Most of the language we use, suggests that our body is more of a thing then a being. When talking about our body we say ‘it’ as if the body is a machine that won’t cooperate, or an alien speaking a language we can’t decipher. Think about it this way: how differently do you treat a scrap of paper from a family member?
There is an understanding that the paper is not alive, that it is a thing but that the family member is alive, with intelligence and value. You probably wouldn’t worry about hurting the paper’s feelings but you will no doubt be careful about what you say around a person who you believe can hear you, and who cares about what you say. It’s hard to relate to a thing in a caring way and so much easier to be caring towards a someone.
So what if you started thinking about your body as a someone? And that was a someone that you wanted to build relationship with? And what if that was a someone who you used to hate, or were really critical of, but you were trying to build back trust with? You might start thinking of saying things to that being like, ‘I’m sorry I said so many hurtful things’. Or, when your body tries to say something like, ‘I’m hungry’ or, ‘I’m full’ or, ‘I’m tired’, you might listen and respect it like a person you care about.
-Catch your body-related thoughts, and change them.
Would you ever say to someone you love the critical things you say about your own body? It is a simple kind of filter that helps us catch body-related thoughts, and sort through which ones are healthy to keep, and which ones we need to toss away.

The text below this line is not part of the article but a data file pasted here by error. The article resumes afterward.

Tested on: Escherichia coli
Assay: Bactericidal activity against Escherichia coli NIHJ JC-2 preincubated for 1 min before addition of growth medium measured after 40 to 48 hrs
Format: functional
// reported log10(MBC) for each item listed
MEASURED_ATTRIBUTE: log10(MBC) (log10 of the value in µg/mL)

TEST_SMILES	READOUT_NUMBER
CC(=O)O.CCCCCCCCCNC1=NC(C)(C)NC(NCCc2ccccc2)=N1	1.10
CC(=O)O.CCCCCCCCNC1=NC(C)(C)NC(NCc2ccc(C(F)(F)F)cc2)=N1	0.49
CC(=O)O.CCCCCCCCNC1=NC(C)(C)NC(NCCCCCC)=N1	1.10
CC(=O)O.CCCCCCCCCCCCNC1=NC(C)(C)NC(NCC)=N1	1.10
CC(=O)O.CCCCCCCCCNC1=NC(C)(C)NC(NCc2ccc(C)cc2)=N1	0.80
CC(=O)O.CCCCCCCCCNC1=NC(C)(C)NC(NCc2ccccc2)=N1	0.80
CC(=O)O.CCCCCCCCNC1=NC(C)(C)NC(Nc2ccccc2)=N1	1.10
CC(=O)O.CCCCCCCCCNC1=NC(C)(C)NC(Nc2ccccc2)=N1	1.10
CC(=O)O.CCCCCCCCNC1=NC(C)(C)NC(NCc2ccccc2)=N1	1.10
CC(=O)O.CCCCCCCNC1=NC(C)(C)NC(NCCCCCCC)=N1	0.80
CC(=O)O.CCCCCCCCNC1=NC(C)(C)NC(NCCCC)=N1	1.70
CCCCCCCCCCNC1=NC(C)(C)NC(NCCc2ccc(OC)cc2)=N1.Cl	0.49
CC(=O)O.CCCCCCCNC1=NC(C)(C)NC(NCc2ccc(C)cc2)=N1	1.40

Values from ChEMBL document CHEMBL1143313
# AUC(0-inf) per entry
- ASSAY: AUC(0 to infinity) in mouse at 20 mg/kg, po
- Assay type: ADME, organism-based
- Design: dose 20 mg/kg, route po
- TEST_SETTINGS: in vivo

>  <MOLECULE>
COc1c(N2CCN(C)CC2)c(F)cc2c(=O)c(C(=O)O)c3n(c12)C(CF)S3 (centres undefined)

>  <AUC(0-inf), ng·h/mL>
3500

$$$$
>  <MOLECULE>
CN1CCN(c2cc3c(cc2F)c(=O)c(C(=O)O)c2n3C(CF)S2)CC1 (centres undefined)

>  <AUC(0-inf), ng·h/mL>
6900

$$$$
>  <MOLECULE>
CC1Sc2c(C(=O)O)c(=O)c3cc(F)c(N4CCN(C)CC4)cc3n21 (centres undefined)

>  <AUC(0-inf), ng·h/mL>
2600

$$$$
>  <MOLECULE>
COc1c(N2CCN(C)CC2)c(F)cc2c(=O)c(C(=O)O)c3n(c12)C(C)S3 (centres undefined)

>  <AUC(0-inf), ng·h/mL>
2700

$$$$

This is kind of like the Golden-Rule, but just in reverse. Don’t say something to yourself that you wouldn’t say to anyone else. There is no reason to add more shame to the pile already, so if you catch yourself thinking or saying something critical about your body, try to notice it and replace it with something kind, or at least neutral. Instead of, ‘I hate that my body …’, we might say, ‘I’m so grateful that my body can still…’ or, ‘I really like that….’. And if that is too hard at first, it’s OK to start by shifting focus away from the critical thoughts towards.’this is the body I have’. It can be challenging to be aware of what we are thinking with enough immediacy to do something about it. So, I usually ask people to start by recognising one or two of the most frequent un-helpful thoughts that occur, pay special attention to when those come up, and make a commitment to say something different instead.
-Notice experiences of body-goodness.
When it comes to our body, we focus way too much on appearances, and not enough on the experience of being a body. We all have experiences of goodness in our bodies, of pleasure, sensuality, delight, vitality, joy and playfulness but we’re often too preoccupied with the things we don’t like (or have been told we shouldn’t like) about our bodies to notice the subtle, sometimes surprising experiences we have where something else comes to the foreground. So, the trick is to become a detective for those things.
First, start looking for these experiences of body-goodness anywhere you can find them. For me, I feel most in love with my body when I’m dancing. I don’t have any training in dance but when I’m home alone, I often turn on something with a beat that vibrates up through my feet, and I dance. Not for anyone else, just for me. For you, this might happen when doing yoga, having a bath, going for a walk, having sex, or laughing out loud with someone you love. If you’re up for it, when a moment feels enjoyable, try leaving your thoughts behind for a moment and come into the body experience of that moment. What is happening to your body that makes you feel that enjoyment?